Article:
Taking pictures using a Nokia N900

Photo with Geotags

Photo with Geotags

I’m still impressed by the features, the versatility and the usability of the N900. I’m also still impressed by the quality of the built-in camera. It does not beat my Canon A650, but it gets close enough to leave the Canon at home when riding the bike. Plus the 5MP images are more handy than the quite huge 12MP images of the Canon.

I still need to figure out how to cope with its focus and exposure settings, though. Most people might be pleased with the results of the auto mode, but I’m not. There are limits for automatisms, and in such cases you need to help the camera manually. Of course this requires more knowledge about photography at the user’s end.

Here are some wishes for the further development of the (excellent) camera application anyway. Try to find out the main difference of the following photo compared to the one on top of this posting:

Photo without Geotags

Photo without Geotags

Got it? Yep, the latter photo has not geocoding information embedded. How comes?

When you take a picture, the camera application grabs the current location information (latutude and longitude), connects to the internet and contacts a server to get a location name by doing reverse geocoding. After this process was successful, both the geocoordinates as well as the location’s name are added to the meta data section of the image file. That’s just great and makes it unnecessary to do the geocoding by correlating some tracklog to the photos after the trip. Thanks to anyone involved.

Recently I’ve been hiking along the german-french border. The phone indicated that it will connect to a french provider (actually »orange«) if necessary. To avoid roaming costs, I set the N900 to offline mode, which, according to the manual, disables cellular, WLAN and bluetooth connectivity. The GPS subsystem, however, still was working, which was a good thing to keep my navigation application up and running. In offline mode, the camera behaves as follows:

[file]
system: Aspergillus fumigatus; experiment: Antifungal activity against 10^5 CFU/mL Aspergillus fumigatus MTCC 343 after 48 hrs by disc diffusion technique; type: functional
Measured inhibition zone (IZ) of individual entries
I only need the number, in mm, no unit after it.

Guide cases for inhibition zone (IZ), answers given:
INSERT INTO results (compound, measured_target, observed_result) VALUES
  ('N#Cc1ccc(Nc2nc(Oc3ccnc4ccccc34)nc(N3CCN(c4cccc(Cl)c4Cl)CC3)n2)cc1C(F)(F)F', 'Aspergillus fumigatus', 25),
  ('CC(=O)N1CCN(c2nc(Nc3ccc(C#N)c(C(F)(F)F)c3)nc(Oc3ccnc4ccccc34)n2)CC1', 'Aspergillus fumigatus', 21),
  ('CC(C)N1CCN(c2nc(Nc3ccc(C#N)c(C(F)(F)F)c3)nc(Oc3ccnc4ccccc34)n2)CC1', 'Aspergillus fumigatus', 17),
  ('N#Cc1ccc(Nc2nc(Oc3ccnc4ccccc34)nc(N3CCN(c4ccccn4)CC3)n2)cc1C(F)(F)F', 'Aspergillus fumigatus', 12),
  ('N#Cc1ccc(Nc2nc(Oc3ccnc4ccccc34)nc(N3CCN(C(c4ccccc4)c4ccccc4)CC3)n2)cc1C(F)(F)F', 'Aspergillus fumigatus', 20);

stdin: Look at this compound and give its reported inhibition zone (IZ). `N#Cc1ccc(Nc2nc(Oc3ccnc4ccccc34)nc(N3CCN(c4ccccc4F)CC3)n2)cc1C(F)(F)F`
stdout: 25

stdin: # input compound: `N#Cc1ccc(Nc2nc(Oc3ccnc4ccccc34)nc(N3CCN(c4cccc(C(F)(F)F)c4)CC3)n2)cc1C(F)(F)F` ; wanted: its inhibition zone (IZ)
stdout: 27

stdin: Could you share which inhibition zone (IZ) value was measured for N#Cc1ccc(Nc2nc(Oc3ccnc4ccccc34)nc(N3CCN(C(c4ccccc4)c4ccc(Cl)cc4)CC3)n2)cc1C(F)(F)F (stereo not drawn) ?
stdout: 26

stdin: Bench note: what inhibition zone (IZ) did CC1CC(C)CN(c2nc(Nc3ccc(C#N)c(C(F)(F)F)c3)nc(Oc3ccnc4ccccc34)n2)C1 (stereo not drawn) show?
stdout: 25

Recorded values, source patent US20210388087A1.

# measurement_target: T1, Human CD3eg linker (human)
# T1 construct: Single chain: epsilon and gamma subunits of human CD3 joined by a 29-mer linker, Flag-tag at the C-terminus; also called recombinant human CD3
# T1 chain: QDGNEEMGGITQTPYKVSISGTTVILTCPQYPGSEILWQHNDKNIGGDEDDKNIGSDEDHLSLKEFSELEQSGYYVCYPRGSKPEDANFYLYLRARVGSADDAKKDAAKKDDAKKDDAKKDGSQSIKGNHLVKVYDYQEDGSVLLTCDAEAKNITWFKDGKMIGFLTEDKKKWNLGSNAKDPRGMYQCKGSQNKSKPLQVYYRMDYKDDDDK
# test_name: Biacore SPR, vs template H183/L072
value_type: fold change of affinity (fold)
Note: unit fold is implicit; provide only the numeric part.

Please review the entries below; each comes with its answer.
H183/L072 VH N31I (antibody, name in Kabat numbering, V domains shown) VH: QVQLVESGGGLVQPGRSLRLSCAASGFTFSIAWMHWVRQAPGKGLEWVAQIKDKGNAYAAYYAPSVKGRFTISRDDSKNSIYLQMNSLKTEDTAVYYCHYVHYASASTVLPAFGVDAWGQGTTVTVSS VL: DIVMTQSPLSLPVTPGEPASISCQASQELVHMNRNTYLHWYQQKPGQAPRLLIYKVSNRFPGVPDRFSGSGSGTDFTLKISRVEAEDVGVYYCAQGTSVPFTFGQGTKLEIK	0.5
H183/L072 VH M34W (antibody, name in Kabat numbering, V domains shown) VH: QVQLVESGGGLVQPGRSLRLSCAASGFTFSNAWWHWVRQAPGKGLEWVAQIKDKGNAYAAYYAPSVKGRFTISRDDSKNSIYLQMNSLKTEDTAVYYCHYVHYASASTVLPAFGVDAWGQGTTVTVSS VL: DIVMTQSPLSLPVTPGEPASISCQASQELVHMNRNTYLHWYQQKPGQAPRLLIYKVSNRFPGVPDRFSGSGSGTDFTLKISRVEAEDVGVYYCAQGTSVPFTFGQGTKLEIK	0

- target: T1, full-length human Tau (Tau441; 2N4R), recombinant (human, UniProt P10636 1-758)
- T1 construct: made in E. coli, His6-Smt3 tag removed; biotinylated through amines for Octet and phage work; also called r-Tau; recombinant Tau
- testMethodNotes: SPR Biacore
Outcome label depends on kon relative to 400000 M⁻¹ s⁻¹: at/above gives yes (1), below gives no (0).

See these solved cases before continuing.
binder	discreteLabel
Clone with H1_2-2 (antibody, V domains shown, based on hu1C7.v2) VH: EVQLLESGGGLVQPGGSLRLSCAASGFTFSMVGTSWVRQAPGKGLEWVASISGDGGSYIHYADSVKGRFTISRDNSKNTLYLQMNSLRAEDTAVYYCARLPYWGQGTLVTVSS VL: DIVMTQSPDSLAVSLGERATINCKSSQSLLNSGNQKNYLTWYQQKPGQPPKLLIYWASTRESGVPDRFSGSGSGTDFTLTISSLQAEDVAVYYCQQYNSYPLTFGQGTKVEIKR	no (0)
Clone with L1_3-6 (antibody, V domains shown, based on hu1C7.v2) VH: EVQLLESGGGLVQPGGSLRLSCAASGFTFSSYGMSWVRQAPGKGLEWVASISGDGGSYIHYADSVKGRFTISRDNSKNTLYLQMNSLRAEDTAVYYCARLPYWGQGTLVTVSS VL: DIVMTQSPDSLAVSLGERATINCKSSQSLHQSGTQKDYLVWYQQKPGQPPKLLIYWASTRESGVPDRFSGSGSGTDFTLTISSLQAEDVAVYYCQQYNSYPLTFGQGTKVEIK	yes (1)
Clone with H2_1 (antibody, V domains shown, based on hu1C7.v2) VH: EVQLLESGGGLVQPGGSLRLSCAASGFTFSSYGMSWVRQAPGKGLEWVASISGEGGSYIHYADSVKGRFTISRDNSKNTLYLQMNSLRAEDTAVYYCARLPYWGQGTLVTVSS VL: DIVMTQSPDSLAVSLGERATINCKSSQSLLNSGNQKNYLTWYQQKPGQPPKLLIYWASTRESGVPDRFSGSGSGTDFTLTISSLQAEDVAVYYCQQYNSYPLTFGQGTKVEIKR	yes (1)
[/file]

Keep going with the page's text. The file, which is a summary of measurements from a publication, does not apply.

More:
• While taking a picture, it asks whether it should disable the offline mode to do the aforementioned reverse geocoding. There’s nothing wrong with that, except for the fact that it shows this as a modal dialog each time you take a photo. The dialog comes up right at the moment when you press the camera button half down to focus the object to capture. As the dialog is modal, you can’t take the picture before you have cancelled the dialog. That’s really a showstopper when you try to capture a moving target.
  • During my last test, the dialog was not shown while the button was pressed down halfway, but when the image was being processed. That’s better, as it does not prevent you from taking a picture. It still kept asking for each individual image, though.
  • If you cancel the dialog, the camera won’t connect to the web to do the reverse geocoding. However, it subsequently also denies to write the latitude and longitude to the image file, though a GPS fix is present.

This triggers the following requests:

  • Do not alert the user while he’s interacting with the camera application, e.g. alert about missing web connectivity while the image is being processed, not while the user is taking the picture.
  • Write latitude and longitude to the image’s metadata if a GPS fix is present, regardless whether the reverse geocoding was successful or not.
  • Alert the user only once a session, not for each individual picture.

The camera application remembers the last used mode persistently. The Canon, however, automatically falls back to auto mode each time you switch it on. IMO it would be great if the N900 behaved the same. In case you want to take a snapshot and you notice that you are still in video mode, which you used three days ago, it might be annoying :) .